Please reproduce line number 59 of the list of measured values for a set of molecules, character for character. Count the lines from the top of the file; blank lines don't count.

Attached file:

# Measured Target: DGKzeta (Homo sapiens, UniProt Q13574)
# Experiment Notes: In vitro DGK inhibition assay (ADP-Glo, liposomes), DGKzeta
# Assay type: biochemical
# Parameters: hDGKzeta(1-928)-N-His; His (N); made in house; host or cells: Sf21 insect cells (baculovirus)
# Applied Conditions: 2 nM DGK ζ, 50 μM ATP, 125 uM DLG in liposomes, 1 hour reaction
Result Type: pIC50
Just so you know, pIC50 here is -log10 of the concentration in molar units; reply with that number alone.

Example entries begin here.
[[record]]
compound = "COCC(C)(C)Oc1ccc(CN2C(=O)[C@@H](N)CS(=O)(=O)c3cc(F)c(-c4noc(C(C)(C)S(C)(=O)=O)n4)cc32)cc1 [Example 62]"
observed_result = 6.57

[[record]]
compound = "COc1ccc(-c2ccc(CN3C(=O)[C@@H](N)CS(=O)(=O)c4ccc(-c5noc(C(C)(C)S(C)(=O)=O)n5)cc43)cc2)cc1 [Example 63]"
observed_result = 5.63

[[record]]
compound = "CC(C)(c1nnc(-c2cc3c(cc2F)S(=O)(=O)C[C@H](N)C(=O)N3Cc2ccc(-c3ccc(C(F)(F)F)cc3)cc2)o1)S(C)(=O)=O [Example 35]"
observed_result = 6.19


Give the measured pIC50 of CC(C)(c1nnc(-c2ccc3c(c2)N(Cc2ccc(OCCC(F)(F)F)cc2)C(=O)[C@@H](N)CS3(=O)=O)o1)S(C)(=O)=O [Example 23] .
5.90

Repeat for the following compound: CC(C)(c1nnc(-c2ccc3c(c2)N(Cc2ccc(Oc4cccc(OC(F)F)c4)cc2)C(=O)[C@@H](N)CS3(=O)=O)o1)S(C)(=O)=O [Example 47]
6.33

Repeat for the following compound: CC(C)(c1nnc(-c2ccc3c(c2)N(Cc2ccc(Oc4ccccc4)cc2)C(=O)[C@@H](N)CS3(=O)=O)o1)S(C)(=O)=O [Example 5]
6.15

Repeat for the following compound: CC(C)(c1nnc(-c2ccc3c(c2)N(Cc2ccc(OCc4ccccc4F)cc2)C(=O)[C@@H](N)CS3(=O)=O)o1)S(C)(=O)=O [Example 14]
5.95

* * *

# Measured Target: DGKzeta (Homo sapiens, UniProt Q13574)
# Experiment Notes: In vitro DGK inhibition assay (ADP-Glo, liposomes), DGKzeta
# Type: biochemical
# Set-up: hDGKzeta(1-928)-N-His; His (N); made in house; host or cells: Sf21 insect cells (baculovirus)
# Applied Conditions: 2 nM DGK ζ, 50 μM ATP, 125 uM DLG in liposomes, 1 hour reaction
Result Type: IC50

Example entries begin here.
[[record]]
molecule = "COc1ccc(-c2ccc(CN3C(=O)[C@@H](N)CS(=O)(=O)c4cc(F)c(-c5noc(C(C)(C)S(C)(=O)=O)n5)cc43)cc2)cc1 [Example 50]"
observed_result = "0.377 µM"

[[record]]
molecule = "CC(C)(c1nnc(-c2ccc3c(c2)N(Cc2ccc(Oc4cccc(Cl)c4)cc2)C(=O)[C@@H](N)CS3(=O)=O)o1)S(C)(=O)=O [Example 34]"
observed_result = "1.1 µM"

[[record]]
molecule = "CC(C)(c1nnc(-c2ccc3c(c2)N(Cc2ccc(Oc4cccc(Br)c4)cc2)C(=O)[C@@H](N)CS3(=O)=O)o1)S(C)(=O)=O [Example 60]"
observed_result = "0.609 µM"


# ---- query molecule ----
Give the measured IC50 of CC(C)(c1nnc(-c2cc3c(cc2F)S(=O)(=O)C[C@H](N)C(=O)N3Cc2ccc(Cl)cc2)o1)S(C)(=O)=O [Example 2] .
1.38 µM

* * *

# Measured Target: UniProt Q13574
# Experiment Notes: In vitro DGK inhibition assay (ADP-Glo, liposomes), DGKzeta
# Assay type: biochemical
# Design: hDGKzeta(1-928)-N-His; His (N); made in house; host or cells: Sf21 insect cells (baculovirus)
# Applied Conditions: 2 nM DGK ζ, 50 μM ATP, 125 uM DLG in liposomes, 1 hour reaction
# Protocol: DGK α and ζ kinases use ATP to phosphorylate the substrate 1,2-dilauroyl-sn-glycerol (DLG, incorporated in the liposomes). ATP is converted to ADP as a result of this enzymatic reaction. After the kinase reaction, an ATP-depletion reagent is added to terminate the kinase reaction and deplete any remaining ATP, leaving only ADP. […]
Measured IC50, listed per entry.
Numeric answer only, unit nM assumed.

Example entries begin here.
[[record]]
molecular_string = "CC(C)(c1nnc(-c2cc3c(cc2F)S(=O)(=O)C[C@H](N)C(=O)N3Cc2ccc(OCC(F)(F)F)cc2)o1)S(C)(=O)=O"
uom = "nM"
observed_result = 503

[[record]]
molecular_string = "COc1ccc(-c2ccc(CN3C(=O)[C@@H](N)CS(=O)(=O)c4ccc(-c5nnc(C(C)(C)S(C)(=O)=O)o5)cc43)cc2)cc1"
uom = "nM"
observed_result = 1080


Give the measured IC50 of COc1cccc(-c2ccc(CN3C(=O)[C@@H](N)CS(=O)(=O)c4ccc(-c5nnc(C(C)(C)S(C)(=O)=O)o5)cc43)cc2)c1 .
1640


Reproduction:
observed_result = 503